Ministry contradicting itself on appointment of principals – JTA
Owen Speid, the president of the Jamaica Teachers’ Association (JTA), has described a letter to the JTA, over the signature of Dr Grace McLean, the acting permanent secretary in the Ministry of Education, as contradictory to the ministry’s current stance on the appointment of persons acting in the role of principal for two years or more.
The ministry has been insisting that all principals must complete the Acting Principal Programme or the Effective Principal Training to qualify for permanent appointment as a principal. Programmes are offered by the National College for Educational Leadership (NCEL).
“The letter instructs that all principals who have been serving for two years and over must be appointed immediately,” said Spied. “It also places a one-year suspension of previous directives that require that principals complete either the Acting Principal Programme or the Effective Principal Training before they could be permanently appointed to the post of principal.”
Speid, who had accused the ministry of bypassing teachers who do not have a certificate from NCEL for the position of principal and called for the policy to be discarded, had stated that NCEL served no worthwhile purpose.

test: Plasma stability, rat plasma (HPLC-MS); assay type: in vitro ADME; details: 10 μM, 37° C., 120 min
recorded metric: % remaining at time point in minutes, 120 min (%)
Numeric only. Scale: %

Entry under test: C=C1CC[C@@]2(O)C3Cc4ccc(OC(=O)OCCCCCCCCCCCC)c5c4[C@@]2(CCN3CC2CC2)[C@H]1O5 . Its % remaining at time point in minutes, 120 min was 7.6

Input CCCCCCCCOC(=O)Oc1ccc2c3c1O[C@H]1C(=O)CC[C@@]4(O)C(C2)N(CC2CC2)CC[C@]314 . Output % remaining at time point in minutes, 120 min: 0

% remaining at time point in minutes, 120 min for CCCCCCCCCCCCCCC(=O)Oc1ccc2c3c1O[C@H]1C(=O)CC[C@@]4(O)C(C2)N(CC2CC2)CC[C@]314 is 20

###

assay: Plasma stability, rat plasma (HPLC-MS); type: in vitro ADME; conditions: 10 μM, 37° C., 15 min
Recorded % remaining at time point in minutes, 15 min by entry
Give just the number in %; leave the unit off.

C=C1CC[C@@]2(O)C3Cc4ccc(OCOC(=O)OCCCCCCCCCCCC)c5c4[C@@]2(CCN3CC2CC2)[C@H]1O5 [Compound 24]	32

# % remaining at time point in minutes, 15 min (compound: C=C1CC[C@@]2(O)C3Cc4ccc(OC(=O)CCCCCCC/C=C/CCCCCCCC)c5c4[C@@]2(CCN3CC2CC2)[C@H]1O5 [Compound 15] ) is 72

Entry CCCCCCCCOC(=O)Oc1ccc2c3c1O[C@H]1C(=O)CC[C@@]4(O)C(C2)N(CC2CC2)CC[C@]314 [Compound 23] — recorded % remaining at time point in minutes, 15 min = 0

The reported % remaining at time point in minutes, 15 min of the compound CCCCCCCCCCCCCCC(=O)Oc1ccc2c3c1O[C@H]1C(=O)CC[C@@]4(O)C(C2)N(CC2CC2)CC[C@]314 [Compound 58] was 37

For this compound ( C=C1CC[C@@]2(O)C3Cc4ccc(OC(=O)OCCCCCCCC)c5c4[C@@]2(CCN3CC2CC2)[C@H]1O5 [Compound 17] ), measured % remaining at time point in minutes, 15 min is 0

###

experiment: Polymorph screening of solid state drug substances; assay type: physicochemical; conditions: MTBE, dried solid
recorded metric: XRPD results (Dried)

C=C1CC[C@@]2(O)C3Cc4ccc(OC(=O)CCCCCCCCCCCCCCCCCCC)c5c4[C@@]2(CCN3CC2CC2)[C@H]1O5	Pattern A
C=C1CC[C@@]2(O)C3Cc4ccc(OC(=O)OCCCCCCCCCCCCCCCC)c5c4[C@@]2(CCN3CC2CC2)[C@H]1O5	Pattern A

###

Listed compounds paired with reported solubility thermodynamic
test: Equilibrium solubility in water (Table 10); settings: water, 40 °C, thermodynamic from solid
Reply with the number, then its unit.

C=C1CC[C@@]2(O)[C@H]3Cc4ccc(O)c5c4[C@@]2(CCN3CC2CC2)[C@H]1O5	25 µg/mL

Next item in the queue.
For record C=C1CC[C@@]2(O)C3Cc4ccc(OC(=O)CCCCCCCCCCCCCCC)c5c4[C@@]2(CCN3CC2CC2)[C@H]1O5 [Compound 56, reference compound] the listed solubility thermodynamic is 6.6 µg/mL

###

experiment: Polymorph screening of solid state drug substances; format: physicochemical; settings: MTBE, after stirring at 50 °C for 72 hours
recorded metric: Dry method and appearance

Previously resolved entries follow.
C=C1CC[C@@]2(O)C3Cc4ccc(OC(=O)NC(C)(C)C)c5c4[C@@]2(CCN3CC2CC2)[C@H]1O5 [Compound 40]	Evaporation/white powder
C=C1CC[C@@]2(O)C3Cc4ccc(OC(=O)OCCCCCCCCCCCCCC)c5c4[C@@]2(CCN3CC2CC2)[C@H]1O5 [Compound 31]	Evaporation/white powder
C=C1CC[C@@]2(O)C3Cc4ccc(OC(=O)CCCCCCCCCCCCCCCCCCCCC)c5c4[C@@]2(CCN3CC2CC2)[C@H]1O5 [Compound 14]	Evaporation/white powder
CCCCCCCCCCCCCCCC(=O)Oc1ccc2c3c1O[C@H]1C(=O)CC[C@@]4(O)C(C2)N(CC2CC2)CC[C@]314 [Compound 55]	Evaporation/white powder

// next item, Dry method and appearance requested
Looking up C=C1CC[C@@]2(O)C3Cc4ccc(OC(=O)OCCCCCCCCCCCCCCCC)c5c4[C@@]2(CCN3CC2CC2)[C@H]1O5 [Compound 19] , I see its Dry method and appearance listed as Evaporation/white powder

“I have been agitating for years that NCEL was acting against the Education Code and also was not accredited,” said Speid. “The estimated $40 million to operate NCEL is a waste of taxpayers’ money. Only one subject that NCEL offers is not covered by The University of The West Indies Master’s in Education Leadership,” said Speid.
However, in a rebuke of Speid’s position, Dr Taneisha Ingleton, the principal of NCEL, said the JTA boss misunderstood the role of NCEL in the educational process.
“Mr Speid’s assertions about NCEL are erroneous, and Mr Speid is misunderstanding his role as president of JTA,” said Ingleton.
In 2015, former education minister Ronald Thwaites told The Gleaner that some principals who are in need of leadership training were openly defying instructions to attend programmes at NCEL, which was established for that purpose.
Thwaites recently expressed support for a stance by Karl Samuda, the acting minister of education, that all persons who are being appointed to the sensitive and crucial post of principal must be exposed to the NCEL programmes or their equivalent.